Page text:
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Last Updated : Jun 24, 2019 10:32 AM IST | Source:

Policy | Data localisation determines taxes, sovereign rights

The RBI and commerce ministry together with tax authorities and technology experts must define the data localisation issue.

Moneycontrol Contributor @moneycontrolcom

K Yatish Rajawat

Recently, the Reserve Bank of India held a discussion with several payment companies and assured them that it will look into their concerns about data localisation. There is a massive effort to stall the law on data localisation. The RBI as well as the commerce ministry has been inundated by requests by e-commerce companies to relax the localisation rules.

These firms have been obfuscating the issue by saying that data localisation is not feasible, and even citing it as a trade barrier. Late last year Mastercard proposed it would delete data of Indian customers from global servers but warned that such a move would weaken “safety and security”. It questioned the Modi government’s push for RuPay and used the might of the US government to put pressure on India. Washington is backing Mastercard which has held talks with the RBI while Walmart, which has acquired e-commerce major Flipkart, has approached the commerce ministry. E-commerce firms are pushing the debate towards privacy of data and security — this could be because it is easier to convince the government about the importance of privacy and security in the West, and thereby swing decisions in its favour.


On the data protection argument, e-commerce MNCs find it easier to give the impression that data is more secure in their own data centres based out of the US and Europe. Unfortunately, there are Indian companies that are distorting the debate so that it divides and confuses the policy-makers. It is hoped that RBI and commerce ministry officials do not buy this argument.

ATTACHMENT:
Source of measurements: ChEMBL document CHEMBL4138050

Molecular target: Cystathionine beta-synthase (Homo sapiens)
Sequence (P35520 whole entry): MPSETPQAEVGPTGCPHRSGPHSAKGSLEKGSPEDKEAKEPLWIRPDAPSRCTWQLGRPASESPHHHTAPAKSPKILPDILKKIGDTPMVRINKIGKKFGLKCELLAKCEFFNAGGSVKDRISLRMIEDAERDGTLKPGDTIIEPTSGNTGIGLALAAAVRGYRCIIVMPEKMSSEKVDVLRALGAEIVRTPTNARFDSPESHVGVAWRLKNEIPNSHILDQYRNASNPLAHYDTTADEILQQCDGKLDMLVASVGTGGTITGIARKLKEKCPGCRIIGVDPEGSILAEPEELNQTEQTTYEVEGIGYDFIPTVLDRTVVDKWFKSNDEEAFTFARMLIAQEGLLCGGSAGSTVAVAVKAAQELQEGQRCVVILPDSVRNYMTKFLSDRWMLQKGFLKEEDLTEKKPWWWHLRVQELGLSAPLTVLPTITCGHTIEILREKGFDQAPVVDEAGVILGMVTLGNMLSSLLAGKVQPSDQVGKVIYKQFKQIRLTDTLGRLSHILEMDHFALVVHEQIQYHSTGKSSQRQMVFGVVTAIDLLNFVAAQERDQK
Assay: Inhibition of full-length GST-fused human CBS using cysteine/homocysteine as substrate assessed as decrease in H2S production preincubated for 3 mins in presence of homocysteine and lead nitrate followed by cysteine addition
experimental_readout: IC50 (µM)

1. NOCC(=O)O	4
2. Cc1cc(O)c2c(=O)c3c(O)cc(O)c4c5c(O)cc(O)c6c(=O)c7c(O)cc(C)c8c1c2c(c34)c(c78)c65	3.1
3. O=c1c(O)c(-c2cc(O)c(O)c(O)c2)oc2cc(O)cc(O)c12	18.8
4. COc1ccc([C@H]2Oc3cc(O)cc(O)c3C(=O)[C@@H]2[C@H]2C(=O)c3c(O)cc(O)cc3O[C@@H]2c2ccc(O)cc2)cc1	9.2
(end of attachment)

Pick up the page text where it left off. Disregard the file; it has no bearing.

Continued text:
The real issue is about India having sovereign right over every facet of data generated within the country.

Transactions are crucial because they determine taxation. Taxation determines sovereignty of a nation state. Digital transactions will be the single largest source for taxation and innovation in the future. The shift to transaction base taxation has already happened due to the implementation of the Goods and Services Tax (GST).

Transactions also define and determine markets. Markets used to be geographical hubs of economic activity. A geographical location determined its tax jurisdiction, but geographical rules do not apply in the digital world. In the digital world, the location of the data determines everything. This gap in India’s laws have been misinterpreted by the international financial services companies for years. Credit and debit card-issuing companies do not pay tax on transaction income generated in India. The switches for these transactions reside in countries that are out of reach of Indian tax authorities. This has been going on for many years which is why China created an alternative sovereign infrastructure. This is also the reason that card transactions did not take off as the cost of transaction levied by these companies was always high. It is only after India created its own public digital infrastructure that digital transactions took off.